Eternal Clash– Inequality; Or, Is It Equality? Or, Is It Fairness? A Dabate That Leads Down Blind Alleys to Dead Ends…

The ‘inequality’ debate continues to rage on, or is it ‘equality’? Inequality of What? Equality for Who? What does equality or inequality really mean? Or is fairness or justice the issue? Inequality refers primarily to the condition of being– unequal, or injustice, or unfair…

Some people claim that inequality has worsened in recent years. They typically show a chart of the decline of real median household income, and the record high share of income going to the top 1%… Which raises an interesting question about the inequality debate: What are we arguing about? According to Richard V. Reeves; the debate about inequality just keeps heating up, but behind the headlines, the story is more complex, for example; we need to be clear about what kind of inequality we care about:

Do we want to close the gap between low and high earners? Or, between the employed and unemployed? Or, between the poor and the middle class? Or, between the affluent and the really, really affluent– the top 1%? Or, between men and women? Or, between races? Or, between young and old? Or, between countries? Or, between regions of the country? Or, between professions? The list of possible inequalities just goes on…

But, most important, you must be clear about whether you are seeking greater equality of outcomes or greater equality of opportunity… Inequality is a political choice, rather than economic fact… But there is no moral justification for a society with a large gap between rich and poor with little movement between the two– it’s a toxic combination…

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According to Vivek Malhotra; the demand for equality has always been against the prevailing inequalities of the times. The existence of social inequalities is probably as old as human society and the debate about the nature and cause of inequalities is an ancient topic of political philosophy… In classical Greece, Aristotle in his book Politics distinguished between social classes… during medieval feudalism, legal privileges were based upon status and birth…

But in short, different types of inequalities have been long-enduring, giving rise to the notion that inequality is inevitable in social relations. In fact, the pre-eighteenth century teachings argued that humankind was naturally unequal and that there was a natural human hierarchy…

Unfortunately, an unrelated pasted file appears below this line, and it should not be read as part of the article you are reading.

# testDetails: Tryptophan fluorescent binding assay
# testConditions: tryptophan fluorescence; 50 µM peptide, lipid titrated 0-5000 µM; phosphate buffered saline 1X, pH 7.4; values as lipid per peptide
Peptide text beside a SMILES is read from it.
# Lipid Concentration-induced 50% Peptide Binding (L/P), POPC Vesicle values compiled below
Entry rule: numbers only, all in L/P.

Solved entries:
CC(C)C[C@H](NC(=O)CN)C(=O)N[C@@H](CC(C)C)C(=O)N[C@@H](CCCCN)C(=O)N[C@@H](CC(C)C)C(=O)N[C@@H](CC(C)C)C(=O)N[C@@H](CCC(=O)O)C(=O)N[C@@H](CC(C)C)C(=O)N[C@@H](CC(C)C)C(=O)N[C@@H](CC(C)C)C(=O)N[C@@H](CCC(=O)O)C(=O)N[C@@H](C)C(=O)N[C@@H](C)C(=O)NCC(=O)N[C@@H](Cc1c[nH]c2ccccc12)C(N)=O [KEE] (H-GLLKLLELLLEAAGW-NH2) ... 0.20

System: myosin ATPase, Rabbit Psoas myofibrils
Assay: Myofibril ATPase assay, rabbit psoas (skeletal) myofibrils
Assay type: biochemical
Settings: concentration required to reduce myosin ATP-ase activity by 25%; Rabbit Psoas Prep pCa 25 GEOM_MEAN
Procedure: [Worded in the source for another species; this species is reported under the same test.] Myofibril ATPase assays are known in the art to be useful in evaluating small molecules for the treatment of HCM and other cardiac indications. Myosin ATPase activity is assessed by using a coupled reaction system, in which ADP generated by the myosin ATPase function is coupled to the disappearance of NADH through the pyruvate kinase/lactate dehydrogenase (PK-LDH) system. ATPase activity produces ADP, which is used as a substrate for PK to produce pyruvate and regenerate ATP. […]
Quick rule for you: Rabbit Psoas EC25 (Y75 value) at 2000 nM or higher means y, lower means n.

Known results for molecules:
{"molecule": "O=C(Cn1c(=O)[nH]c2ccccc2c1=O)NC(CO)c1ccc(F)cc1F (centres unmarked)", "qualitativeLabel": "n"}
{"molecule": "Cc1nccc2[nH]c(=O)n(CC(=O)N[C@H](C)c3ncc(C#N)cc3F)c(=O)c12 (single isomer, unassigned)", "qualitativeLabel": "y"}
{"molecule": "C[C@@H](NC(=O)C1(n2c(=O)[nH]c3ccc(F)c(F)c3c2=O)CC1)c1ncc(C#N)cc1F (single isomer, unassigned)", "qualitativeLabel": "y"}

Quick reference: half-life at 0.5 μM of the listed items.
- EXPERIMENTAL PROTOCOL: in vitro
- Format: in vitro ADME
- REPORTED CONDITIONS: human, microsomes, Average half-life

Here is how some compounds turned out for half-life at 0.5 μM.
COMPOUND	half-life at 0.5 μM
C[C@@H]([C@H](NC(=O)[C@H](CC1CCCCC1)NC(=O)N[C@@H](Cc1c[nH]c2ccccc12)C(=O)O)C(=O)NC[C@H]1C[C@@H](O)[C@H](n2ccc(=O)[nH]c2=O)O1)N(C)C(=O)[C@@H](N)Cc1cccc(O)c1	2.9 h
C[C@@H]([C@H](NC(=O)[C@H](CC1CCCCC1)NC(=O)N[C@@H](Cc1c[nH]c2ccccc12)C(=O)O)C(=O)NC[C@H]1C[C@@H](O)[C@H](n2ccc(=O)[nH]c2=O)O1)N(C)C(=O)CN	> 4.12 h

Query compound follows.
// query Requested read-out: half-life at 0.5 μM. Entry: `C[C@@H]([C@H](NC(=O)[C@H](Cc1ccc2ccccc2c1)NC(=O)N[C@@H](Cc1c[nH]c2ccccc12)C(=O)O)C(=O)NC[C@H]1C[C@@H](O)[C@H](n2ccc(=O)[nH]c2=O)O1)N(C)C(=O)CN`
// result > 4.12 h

Different ideologies justified inequality on grounds of superior– race, ancestry, age, sex, religion, military strength, culture, wealth, knowledge… According to Turner; inequality is multi-dimensional and the elimination of one aspect of inequality often leads to exaggeration of other aspects of social, political, cultural inequalities. In fact, all human societies are characterised by some form of social inequalities in terms of class, status, gender, power… While debating the concept of inequality it’s important to understand the contradiction between equality as a general value of modern society and inequality at a practical level… and the realities of human societies must be kept in mind…

In the article What Is The Difference Between Equality and Inequality? by Rohit Bura writes: Equality is a contested concept: People who praise it or disparage it disagree about what they are praising or disparaging. Hence, the first task is to provide a clear definition of equality in the face of widespread misconceptions about its meaning as a political idea…

The term ‘equality’ (or ‘equal’) signifies correspondence between a group of different objects, persons, processes or circumstances that have the same qualities in at least one respect, but not all respects. it implies similarity rather than ‘sameness’: Two non-identical objects are never completely equal… Economic inequality comprises all disparities in the distribution of economic– assets, income… The term typically refers to inequality among individuals and groups within a society, but can also refer to inequality among countries…

Economic inequality generally refers to equality of outcome, and is related to the idea of equality of opportunity. It’s a contested issue, whether economic inequality is a positive or negative phenomenon, both on utilitarian and moral grounds… Economic inequality has existed in a wide range of societies and historical periods; its nature and cause and importance are open to broad debate…

In the article Income Inequality in U.S. by Rebecca Borison writes: You don’t need to be an economist to notice that the income gap between U.S.’s wealthiest citizens and everyone else is expanding… Some including the ratings agency Standard & Poor suggests; that the widening gap is having a negative impact on the economy, and others veer away from acknowledging the differential altogether.

To find out how some businesses feel about income inequality– The Inc. Publication polled entrepreneurs and executives from more than 300 fast growing companies and the results showed the following; very few business executives think that the government should try to narrow the income gap, for example; 64% thought it would be unwise for government to try to narrow the income gap, because that would lower the incentive for people to strive and succeed; 70% did not think that the government should try to narrow the income gap in the name of fairness; 53% were totally comfortable with the present state of the incomes, whereas 33% were uncomfortable with it…